We have a lot of laws in this state. But the government also has a lot of rules that Floridians have to obey.
These rules cover everything from barbers to electricians, prisons to aqueducts, taxicabs to fish. Every regulated profession has its own big passel.
Here is how big this is:
• More than 70 state agencies have the power under the law to write such rules.
• There are more than 70,000 rules on the books today, taking up 17,000 pages.
• In recent years, typically, the state has proposed 2,000 to 3,000 new rules a year.
The rules even have their own website:
Why bring this up now? Because something very big, but little publicized, is about to change.
This week, when our newly elected Legislature goes to Tallahassee to organize itself, it will repass a law — overriding a veto of Gov. Charlie Crist — that gives the Legislature the final say over rules.
In constitutional terms, our legislative branch is taking back some of the power it had "loaned" to the executive branch to write rules.
In political terms, it also means that our new Legislature is putting the administration of our new governor on a shorter leash.
• • •
In the spring the Legislature passed House Bill 1565, declaring that many rules proposed by the executive branch can't take effect until the Legislature approves them.
The law covered any proposed rule that has an "adverse impact" on small business in Florida or that increases regulatory costs.
The agency making the rule had to consider its impact on:
• Private-sector job creation.
• The ability of Florida businesses to compete against business in other states.
• Productivity and innovation.
The bill also made it easier for any party affected by a proposed rule to suggest an alternative to the government, which had to consider it.
The bill passed unanimously, 113-0 in the House and 36-0 in the Senate.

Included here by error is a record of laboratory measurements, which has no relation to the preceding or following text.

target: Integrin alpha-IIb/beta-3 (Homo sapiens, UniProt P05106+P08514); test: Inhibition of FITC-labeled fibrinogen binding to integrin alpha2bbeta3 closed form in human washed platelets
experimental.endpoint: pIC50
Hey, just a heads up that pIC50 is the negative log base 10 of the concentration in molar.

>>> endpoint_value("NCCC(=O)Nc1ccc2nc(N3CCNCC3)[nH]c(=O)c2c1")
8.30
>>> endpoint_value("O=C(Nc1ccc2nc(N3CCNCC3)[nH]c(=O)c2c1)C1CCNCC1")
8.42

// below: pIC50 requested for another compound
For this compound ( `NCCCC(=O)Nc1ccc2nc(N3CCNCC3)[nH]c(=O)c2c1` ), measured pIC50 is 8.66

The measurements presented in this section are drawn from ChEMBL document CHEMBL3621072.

Every Democrat and every Republican agreed. This is a tug-of-war between branches of the government, not between political parties.
When the governor vetoed the bill, he charged that "nearly every rule" would have to wait for the Legislature's approval, increasing costs, creating red tape and hurting the economy.
What's more, Crist wrote, the bill "encroaches on the principle of separation of powers" between the executive and legislative branches.
So Crist won the first round. But immediately after last week's election, once the Legislature gained a "veto-proof" Republican majority, its leaders announced they would override several of Crist's vetoes in this week's session. HB 1565 is on the list.
• • •
As usual, you can put a good spin or a bad spin on it.
From a business perspective, this is a great law. The government can't just ram through any new rule it pleases. If it hurts business, the government has to say so. It has to consider the alternatives.
The Legislature, not bureaucrats, has the final say.
On the other hand, the law makes it a lot harder for the government to, say, regulate polluters and protect the environment or consumers. Just about any industry that the government tries to regulate can hold up the works and take its case to the Legislature.
Still, I think the Legislature is within its rights.
Crist argued that the law "encroaches on the principle of separation of powers." But it is the Legislature's power in the first place.
The only reason the executive branch can write rules is because there's a law saying so. The Legislature can change that as it sees fit.
Maybe this is a good idea or a bad idea, but it does not matter whether the governor likes it — only the voters who elect the Legislature.